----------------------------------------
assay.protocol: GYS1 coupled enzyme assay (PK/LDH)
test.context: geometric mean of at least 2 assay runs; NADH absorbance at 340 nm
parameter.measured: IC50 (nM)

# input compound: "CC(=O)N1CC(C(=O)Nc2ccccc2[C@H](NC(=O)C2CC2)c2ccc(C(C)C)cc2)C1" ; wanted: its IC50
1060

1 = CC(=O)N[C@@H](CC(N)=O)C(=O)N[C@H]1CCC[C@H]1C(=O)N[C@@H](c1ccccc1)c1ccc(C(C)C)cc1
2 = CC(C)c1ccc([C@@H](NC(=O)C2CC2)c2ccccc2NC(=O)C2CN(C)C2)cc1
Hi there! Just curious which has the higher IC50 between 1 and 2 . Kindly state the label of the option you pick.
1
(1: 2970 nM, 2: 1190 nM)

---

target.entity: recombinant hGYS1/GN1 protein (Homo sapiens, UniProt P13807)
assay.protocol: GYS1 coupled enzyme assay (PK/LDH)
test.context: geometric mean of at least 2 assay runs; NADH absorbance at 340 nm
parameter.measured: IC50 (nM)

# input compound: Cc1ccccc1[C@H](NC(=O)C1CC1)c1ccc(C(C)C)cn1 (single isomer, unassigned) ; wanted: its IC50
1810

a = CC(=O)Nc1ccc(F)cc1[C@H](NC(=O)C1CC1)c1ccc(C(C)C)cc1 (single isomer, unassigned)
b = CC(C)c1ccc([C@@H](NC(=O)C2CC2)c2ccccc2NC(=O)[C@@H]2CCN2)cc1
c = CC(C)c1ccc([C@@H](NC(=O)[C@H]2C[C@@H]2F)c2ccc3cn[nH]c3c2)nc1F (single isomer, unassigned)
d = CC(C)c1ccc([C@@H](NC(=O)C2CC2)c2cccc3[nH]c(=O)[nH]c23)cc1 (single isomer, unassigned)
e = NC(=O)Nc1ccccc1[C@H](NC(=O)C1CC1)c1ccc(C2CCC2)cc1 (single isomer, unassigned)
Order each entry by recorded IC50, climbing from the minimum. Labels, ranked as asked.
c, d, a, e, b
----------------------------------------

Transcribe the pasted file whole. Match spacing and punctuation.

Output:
assay.protocol: GYS1 coupled enzyme assay (PK/LDH)
test.context: geometric mean of at least 2 assay runs; NADH absorbance at 340 nm
parameter.measured: IC50 (nM)

# input compound: "CC(=O)N1CC(C(=O)Nc2ccccc2[C@H](NC(=O)C2CC2)c2ccc(C(C)C)cc2)C1" ; wanted: its IC50
1060

1 = CC(=O)N[C@@H](CC(N)=O)C(=O)N[C@H]1CCC[C@H]1C(=O)N[C@@H](c1ccccc1)c1ccc(C(C)C)cc1
2 = CC(C)c1ccc([C@@H](NC(=O)C2CC2)c2ccccc2NC(=O)C2CN(C)C2)cc1
Hi there! Just curious which has the higher IC50 between 1 and 2 . Kindly state the label of the option you pick.
1
(1: 2970 nM, 2: 1190 nM)

---

target.entity: recombinant hGYS1/GN1 protein (Homo sapiens, UniProt P13807)
assay.protocol: GYS1 coupled enzyme assay (PK/LDH)
test.context: geometric mean of at least 2 assay runs; NADH absorbance at 340 nm
parameter.measured: IC50 (nM)

# input compound: Cc1ccccc1[C@H](NC(=O)C1CC1)c1ccc(C(C)C)cn1 (single isomer, unassigned) ; wanted: its IC50
1810

a = CC(=O)Nc1ccc(F)cc1[C@H](NC(=O)C1CC1)c1ccc(C(C)C)cc1 (single isomer, unassigned)
b = CC(C)c1ccc([C@@H](NC(=O)C2CC2)c2ccccc2NC(=O)[C@@H]2CCN2)cc1
c = CC(C)c1ccc([C@@H](NC(=O)[C@H]2C[C@@H]2F)c2ccc3cn[nH]c3c2)nc1F (single isomer, unassigned)
d = CC(C)c1ccc([C@@H](NC(=O)C2CC2)c2cccc3[nH]c(=O)[nH]c23)cc1 (single isomer, unassigned)
e = NC(=O)Nc1ccccc1[C@H](NC(=O)C1CC1)c1ccc(C2CCC2)cc1 (single isomer, unassigned)
Order each entry by recorded IC50, climbing from the minimum. Labels, ranked as asked.
c, d, a, e, b